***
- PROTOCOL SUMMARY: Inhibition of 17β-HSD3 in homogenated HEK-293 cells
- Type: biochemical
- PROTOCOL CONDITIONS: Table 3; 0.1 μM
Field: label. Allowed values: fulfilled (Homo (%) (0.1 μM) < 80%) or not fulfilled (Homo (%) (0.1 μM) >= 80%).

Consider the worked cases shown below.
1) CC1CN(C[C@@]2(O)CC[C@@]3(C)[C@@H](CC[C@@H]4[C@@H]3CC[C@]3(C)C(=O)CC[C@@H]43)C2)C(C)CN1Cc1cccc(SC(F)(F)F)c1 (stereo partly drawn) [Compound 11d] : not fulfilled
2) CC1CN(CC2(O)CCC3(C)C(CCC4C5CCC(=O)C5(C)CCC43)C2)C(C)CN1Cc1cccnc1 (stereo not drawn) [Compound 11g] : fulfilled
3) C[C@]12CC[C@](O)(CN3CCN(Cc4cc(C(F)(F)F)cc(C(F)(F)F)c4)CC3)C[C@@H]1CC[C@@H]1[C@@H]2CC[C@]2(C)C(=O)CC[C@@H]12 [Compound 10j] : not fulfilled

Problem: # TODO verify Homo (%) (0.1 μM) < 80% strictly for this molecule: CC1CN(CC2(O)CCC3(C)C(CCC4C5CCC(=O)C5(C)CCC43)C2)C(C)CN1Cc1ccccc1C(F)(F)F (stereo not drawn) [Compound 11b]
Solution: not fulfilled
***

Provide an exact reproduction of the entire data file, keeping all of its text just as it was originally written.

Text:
- PROTOCOL SUMMARY: Inhibition of 17β-HSD3 in homogenated HEK-293 cells
- Type: biochemical
- PROTOCOL CONDITIONS: Table 3; 0.1 μM
Field: label. Allowed values: fulfilled (Homo (%) (0.1 μM) < 80%) or not fulfilled (Homo (%) (0.1 μM) >= 80%).

Consider the worked cases shown below.
1) CC1CN(C[C@@]2(O)CC[C@@]3(C)[C@@H](CC[C@@H]4[C@@H]3CC[C@]3(C)C(=O)CC[C@@H]43)C2)C(C)CN1Cc1cccc(SC(F)(F)F)c1 (stereo partly drawn) [Compound 11d] : not fulfilled
2) CC1CN(CC2(O)CCC3(C)C(CCC4C5CCC(=O)C5(C)CCC43)C2)C(C)CN1Cc1cccnc1 (stereo not drawn) [Compound 11g] : fulfilled
3) C[C@]12CC[C@](O)(CN3CCN(Cc4cc(C(F)(F)F)cc(C(F)(F)F)c4)CC3)C[C@@H]1CC[C@@H]1[C@@H]2CC[C@]2(C)C(=O)CC[C@@H]12 [Compound 10j] : not fulfilled

Problem: # TODO verify Homo (%) (0.1 μM) < 80% strictly for this molecule: CC1CN(CC2(O)CCC3(C)C(CCC4C5CCC(=O)C5(C)CCC43)C2)C(C)CN1Cc1ccccc1C(F)(F)F (stereo not drawn) [Compound 11b]
Solution: not fulfilled